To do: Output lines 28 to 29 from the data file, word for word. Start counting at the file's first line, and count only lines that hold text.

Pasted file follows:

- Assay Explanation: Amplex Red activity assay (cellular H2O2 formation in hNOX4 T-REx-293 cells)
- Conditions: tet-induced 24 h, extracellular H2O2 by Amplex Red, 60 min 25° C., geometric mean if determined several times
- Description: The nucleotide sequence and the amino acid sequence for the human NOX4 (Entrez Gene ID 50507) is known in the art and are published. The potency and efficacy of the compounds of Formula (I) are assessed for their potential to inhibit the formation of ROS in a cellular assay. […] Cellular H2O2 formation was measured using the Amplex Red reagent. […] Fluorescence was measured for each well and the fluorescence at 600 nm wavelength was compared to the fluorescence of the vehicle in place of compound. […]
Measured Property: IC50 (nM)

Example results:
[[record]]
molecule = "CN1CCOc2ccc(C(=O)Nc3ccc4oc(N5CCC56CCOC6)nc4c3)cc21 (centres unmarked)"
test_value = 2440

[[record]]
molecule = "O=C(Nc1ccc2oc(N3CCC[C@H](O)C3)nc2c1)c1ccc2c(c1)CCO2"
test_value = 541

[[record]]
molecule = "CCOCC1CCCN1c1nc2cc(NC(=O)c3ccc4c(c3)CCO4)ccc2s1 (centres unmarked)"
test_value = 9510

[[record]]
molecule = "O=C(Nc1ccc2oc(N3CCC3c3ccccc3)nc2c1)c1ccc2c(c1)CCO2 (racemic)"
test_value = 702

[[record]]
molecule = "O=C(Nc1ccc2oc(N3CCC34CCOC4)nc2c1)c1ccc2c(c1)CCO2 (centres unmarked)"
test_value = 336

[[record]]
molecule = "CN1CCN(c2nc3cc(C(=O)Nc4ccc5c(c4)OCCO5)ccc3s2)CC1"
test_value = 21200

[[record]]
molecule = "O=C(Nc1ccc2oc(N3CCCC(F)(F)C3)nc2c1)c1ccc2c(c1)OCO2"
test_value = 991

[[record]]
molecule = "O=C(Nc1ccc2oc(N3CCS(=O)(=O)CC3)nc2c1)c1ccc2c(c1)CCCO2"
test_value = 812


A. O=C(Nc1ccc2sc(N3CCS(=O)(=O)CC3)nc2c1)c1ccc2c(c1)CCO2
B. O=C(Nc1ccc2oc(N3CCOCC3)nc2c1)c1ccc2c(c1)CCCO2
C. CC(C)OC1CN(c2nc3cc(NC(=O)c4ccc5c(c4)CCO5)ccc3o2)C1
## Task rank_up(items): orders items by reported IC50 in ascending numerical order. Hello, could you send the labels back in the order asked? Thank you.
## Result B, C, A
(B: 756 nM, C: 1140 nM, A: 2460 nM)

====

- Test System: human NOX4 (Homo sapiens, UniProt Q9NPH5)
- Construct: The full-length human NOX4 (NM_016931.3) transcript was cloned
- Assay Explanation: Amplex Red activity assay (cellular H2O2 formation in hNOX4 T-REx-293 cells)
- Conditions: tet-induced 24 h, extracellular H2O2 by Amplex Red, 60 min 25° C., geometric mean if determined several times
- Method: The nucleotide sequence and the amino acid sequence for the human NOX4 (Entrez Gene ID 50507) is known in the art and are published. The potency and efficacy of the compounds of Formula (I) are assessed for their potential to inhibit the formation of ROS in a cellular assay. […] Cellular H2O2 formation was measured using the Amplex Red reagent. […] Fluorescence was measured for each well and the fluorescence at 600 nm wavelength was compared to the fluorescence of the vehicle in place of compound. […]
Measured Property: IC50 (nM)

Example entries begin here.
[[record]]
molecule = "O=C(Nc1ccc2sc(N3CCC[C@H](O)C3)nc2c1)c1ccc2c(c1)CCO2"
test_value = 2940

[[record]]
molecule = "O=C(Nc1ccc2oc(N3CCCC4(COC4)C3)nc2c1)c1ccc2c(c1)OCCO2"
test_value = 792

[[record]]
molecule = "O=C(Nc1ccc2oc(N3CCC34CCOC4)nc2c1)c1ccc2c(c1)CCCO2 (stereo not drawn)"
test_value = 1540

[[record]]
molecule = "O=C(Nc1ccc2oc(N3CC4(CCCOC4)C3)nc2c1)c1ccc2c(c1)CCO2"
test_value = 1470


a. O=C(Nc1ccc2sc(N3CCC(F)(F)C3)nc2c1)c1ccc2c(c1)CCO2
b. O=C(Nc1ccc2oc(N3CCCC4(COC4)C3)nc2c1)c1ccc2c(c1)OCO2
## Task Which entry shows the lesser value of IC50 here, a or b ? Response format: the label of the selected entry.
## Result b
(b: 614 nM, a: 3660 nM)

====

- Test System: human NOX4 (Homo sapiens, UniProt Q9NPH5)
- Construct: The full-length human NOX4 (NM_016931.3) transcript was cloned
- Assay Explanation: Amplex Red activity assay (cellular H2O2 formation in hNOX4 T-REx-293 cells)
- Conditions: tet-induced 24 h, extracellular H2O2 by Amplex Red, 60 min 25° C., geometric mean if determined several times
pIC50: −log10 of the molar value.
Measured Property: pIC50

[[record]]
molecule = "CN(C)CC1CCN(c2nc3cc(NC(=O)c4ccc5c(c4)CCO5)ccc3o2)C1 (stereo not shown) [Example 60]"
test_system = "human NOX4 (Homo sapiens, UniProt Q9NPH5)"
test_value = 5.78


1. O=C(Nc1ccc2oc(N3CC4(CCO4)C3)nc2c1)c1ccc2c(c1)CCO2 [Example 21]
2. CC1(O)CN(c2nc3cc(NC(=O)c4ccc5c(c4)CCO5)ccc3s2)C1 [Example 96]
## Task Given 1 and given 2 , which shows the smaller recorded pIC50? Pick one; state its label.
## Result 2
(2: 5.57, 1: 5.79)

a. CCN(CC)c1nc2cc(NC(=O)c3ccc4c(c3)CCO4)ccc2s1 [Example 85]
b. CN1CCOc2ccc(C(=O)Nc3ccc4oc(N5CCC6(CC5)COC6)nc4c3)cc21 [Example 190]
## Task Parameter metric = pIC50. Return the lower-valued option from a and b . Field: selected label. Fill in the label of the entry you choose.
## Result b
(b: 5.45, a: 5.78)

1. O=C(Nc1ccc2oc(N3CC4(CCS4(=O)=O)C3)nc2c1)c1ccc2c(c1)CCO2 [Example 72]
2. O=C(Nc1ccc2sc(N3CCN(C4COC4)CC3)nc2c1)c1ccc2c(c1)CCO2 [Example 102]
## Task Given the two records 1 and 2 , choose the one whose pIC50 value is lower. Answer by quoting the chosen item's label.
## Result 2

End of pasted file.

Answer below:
molecule = "O=C(Nc1ccc2oc(N3CCS(=O)(=O)CC3)nc2c1)c1ccc2c(c1)CCCO2"
test_value = 812